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With Discovery Channel’s Shark Week approaching, we’re constantly reminded of the fear of dying from an unnatural cause. While the odds of being the victim of a shark attack are one in 11.5 million worldwide, we Utahns are lucky to not worry about Great Whites in our backyard. What we do have to worry about, however, is staying safe on the road during Utah’s 100 Deadliest Days.

From Memorial Day to Labor Day, fatal crashes nearly double compared to the rest of the year. Human behavior, such as distracted or impaired driving, causes most car crashes. Discover what the odds of dying are from events ranging from dying in a plane crash to driving without your seatbelt.

What are the odds of dying in a plane crash?

There is a one in 11 million chance of dying in a plane crash.

What are the odds of being killed by a dog?

Compared to being killed by a dog, the likelihood of which is one in 18 million, a person is twice as likely to win the lottery and five times more likely to be struck by lightning.

What are the odds of being killed by an asteroid?

The chances a person will be killed by an asteroid are one in 200,000, which is much higher than the odds of being killed by hail, which is one in 734,400,000.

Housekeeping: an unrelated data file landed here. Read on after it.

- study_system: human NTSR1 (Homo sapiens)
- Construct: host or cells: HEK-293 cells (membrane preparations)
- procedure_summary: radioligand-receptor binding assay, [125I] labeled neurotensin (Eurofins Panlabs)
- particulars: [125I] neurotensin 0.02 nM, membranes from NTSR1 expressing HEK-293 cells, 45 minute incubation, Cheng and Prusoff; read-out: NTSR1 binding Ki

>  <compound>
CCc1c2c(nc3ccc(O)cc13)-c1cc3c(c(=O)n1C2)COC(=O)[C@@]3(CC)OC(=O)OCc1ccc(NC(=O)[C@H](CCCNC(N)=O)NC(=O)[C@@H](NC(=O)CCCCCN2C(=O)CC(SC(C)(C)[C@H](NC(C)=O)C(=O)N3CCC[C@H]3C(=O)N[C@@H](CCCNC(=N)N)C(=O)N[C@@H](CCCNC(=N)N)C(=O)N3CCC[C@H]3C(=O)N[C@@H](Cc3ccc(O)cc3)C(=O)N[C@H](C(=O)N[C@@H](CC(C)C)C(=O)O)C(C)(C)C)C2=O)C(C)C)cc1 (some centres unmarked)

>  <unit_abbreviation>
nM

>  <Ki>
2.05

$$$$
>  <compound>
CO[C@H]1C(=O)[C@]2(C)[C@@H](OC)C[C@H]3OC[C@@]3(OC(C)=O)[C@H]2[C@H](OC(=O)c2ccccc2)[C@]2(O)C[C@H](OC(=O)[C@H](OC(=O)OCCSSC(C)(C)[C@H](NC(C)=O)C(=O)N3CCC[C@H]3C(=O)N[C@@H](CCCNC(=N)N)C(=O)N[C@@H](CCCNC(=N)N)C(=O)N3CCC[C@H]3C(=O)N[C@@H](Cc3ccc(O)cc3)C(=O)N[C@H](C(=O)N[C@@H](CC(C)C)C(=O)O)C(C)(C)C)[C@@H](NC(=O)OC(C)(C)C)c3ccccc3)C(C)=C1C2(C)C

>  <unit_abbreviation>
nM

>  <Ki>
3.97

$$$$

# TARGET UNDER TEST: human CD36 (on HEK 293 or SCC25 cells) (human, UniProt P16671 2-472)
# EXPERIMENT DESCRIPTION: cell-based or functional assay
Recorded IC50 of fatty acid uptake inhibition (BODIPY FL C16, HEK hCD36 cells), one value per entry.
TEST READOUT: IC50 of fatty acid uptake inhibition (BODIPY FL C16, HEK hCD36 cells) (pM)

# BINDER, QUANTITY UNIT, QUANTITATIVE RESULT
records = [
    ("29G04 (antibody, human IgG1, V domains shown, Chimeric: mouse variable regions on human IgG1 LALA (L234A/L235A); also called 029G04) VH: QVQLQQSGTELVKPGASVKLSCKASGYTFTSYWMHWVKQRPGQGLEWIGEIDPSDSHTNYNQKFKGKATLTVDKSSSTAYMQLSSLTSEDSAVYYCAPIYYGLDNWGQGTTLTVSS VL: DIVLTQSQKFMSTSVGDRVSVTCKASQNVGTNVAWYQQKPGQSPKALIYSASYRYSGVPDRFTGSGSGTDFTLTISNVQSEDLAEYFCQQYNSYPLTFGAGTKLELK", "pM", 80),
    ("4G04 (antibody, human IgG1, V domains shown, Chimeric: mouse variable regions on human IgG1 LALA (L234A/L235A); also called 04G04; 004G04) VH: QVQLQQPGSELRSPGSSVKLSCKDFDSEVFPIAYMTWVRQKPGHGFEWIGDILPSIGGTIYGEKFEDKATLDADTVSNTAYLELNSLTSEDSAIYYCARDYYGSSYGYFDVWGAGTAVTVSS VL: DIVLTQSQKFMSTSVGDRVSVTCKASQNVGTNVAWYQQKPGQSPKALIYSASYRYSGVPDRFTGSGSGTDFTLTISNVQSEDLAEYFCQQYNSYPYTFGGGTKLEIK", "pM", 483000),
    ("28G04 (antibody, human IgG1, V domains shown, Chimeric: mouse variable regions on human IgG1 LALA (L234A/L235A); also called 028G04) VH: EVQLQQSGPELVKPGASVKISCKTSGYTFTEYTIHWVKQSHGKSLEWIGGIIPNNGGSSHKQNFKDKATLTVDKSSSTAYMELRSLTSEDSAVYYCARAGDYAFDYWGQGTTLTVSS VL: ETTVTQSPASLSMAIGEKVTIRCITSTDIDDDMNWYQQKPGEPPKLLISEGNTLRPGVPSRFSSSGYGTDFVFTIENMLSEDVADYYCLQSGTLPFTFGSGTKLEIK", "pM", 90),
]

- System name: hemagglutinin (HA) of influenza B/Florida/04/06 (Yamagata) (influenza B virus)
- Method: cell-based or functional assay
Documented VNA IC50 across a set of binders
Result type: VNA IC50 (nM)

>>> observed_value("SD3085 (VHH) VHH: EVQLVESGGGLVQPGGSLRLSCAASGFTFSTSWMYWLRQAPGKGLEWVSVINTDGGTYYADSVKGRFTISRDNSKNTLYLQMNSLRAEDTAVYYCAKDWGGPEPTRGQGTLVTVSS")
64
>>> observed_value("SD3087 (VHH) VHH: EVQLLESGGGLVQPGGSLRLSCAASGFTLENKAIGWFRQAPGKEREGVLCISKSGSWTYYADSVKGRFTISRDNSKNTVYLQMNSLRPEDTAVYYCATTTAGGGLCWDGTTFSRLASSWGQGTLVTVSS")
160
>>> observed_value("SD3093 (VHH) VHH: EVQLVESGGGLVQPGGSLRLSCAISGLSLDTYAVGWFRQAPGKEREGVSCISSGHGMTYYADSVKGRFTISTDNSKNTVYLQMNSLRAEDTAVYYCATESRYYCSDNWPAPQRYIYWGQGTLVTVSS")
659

What are the odds of being killed from skydiving?

Each year, one out of 100,000 people die in a skydiving accident, which is 17 times lower than the risk of dying in a car crash.

What are the odds of being murdered?

While one out of five people fear the possibility of being murdered, the odds that a person will be murdered in any given year are about one in 18,690. According to the FBI, violent crime is now at a near-historic low.

What are the odds of dying from a bear attack?

The chance of being killed by a bear while visiting Yellowstone National Park is one in 2.1 million. As a park visitor, a person is more likely to die from drowning or burns sustained from falling into a thermal pool.

What are the odds of dying while not wearing a seat belt?

The odds you will die in a car crash when you aren’t wearing a seat belt is one in two. ONE IN TWO! More than half of teenagers and adults aged 20-44 who died in crashes in 2015 were not wearing their seat belts. Make the easy choice and buckle up, every trip, every time. Seat belts save lives.

While you or your friend may be terrified of dying from a shark attack, you should be more concerned about dying from being unbuckled in a car crash. Buckle up during Utah’s 100 Deadliest Days and remind your friends to stay safe as well.